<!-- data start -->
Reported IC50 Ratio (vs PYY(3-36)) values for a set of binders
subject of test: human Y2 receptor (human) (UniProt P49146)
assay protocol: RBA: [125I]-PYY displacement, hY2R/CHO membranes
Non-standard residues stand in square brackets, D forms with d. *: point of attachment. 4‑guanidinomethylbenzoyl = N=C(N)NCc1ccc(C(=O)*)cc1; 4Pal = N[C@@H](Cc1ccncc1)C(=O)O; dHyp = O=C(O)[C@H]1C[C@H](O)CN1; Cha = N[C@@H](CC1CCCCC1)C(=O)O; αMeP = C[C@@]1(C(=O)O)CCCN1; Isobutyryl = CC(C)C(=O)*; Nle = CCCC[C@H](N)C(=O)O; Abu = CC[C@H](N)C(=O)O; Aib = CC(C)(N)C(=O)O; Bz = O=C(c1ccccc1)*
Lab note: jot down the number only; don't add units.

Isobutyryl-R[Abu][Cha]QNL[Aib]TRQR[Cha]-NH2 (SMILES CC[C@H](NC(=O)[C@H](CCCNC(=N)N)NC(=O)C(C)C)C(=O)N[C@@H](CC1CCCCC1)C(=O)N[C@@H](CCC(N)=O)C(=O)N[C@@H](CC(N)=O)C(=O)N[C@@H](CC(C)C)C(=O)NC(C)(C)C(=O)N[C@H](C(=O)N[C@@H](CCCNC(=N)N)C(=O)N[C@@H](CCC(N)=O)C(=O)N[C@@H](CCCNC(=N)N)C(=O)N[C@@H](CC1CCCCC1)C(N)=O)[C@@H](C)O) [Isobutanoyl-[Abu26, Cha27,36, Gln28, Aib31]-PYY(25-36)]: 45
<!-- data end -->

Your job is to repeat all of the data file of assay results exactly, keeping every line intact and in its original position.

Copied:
Reported IC50 Ratio (vs PYY(3-36)) values for a set of binders
subject of test: human Y2 receptor (human) (UniProt P49146)
assay protocol: RBA: [125I]-PYY displacement, hY2R/CHO membranes
Non-standard residues stand in square brackets, D forms with d. *: point of attachment. 4‑guanidinomethylbenzoyl = N=C(N)NCc1ccc(C(=O)*)cc1; 4Pal = N[C@@H](Cc1ccncc1)C(=O)O; dHyp = O=C(O)[C@H]1C[C@H](O)CN1; Cha = N[C@@H](CC1CCCCC1)C(=O)O; αMeP = C[C@@]1(C(=O)O)CCCN1; Isobutyryl = CC(C)C(=O)*; Nle = CCCC[C@H](N)C(=O)O; Abu = CC[C@H](N)C(=O)O; Aib = CC(C)(N)C(=O)O; Bz = O=C(c1ccccc1)*
Lab note: jot down the number only; don't add units.

Isobutyryl-R[Abu][Cha]QNL[Aib]TRQR[Cha]-NH2 (SMILES CC[C@H](NC(=O)[C@H](CCCNC(=N)N)NC(=O)C(C)C)C(=O)N[C@@H](CC1CCCCC1)C(=O)N[C@@H](CCC(N)=O)C(=O)N[C@@H](CC(N)=O)C(=O)N[C@@H](CC(C)C)C(=O)NC(C)(C)C(=O)N[C@H](C(=O)N[C@@H](CCCNC(=N)N)C(=O)N[C@@H](CCC(N)=O)C(=O)N[C@@H](CCCNC(=N)N)C(=O)N[C@@H](CC1CCCCC1)C(N)=O)[C@@H](C)O) [Isobutanoyl-[Abu26, Cha27,36, Gln28, Aib31]-PYY(25-36)]: 45